# Why are there lots of definitions for strain?

Why do we need Green or Almansi strains and what is True strain? I'm so confused about terminology.

A physical structure doesn't care what stress and strain measures you use to model it. It just does what it does.

However to make a useful mathematical model, the model has to be simple enough so you can actually work with it. That results in different stress and strain measures for different situations. The thing that needs to stay simple is actually the stress-strain relationship $$\sigma_{ij} = C_{ijkl}\epsilon_{kl}$$ where $$C$$ is a fourth-order tensor, with 21 independent components for a general material, and in general all those 21 components can be nonlinear functions of stress, strain, temperature, time, etc, etc ...

Life gets much simpler if you can make the approximation that $$C$$ is constant, and one way to do that is to get creative about how to define $$\epsilon$$ and $$\sigma$$.

The simplest situation is where the deformations can be assumed to be infinitesimally small. In that case, the only significant terms are the first derivatives of the deformation (i.e. the nine partial derivatives $$\partial u_i/\partial x_j$$), and products of two derivatives are negligible and can be ignored. Those assumptions give "engineering strain," and assuming $$C$$ is constant then gives "engineering stress."

Another situation is where the translational deformations can be large, but there is no significant rigid body rotation of the structure. In that case, the nine partial derivatives can be large (e.g. strains of order 1 or higher) but the absence of rotations means that products of the derivatives can still be ignored.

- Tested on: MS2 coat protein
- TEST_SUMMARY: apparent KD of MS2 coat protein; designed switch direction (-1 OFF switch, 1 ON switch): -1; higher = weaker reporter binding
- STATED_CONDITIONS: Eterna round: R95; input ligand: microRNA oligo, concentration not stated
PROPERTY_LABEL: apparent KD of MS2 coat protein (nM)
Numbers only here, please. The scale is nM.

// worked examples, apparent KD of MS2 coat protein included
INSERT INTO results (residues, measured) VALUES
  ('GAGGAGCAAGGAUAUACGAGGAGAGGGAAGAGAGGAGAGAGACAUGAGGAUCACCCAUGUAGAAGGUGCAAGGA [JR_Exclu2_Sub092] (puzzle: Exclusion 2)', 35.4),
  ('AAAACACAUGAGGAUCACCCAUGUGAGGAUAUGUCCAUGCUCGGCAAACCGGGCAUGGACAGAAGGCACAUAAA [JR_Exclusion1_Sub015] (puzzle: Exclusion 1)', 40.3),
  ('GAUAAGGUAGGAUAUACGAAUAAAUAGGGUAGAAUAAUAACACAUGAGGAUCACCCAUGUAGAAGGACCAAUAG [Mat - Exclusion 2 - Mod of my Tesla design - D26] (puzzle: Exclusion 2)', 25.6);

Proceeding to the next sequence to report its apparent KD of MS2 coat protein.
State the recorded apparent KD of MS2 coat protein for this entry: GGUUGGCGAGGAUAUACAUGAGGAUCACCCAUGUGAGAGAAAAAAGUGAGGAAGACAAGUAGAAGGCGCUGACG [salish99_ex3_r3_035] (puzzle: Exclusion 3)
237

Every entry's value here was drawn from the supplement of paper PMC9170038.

If you want to combine large strain increments, things work out better if you take the logarithm of the derivatives (for example if you stretch something by 50% of its original length and then stretch it by 50% of its new length, its final length is 2.25 times the original length, not 2.0 times). Those assumptions lead to "logarithmic strain" or "true strain" and "true stress".

A third combination is the "opposite" of the above: the strains are small, but there may be arbitrarily large rigid body rotations. Those assumptions lead to Cauchy-Green strains, and similar strain measures.

Of course the final situation is where everything is large - and in that case, it's sometimes not very clear whether an engineering model is "really" solid mechanics, or fluid dynamics of a non-Newtonian fluid!

The basic difference between Green strain and Almansi strain is that Green strain is based on the initial configuration of the material, and Almansi strain on its final configuration. To be honest I've never seen any use of Almansi strain at all, but no doubt there is some special application where it is the "best" strain measure to use.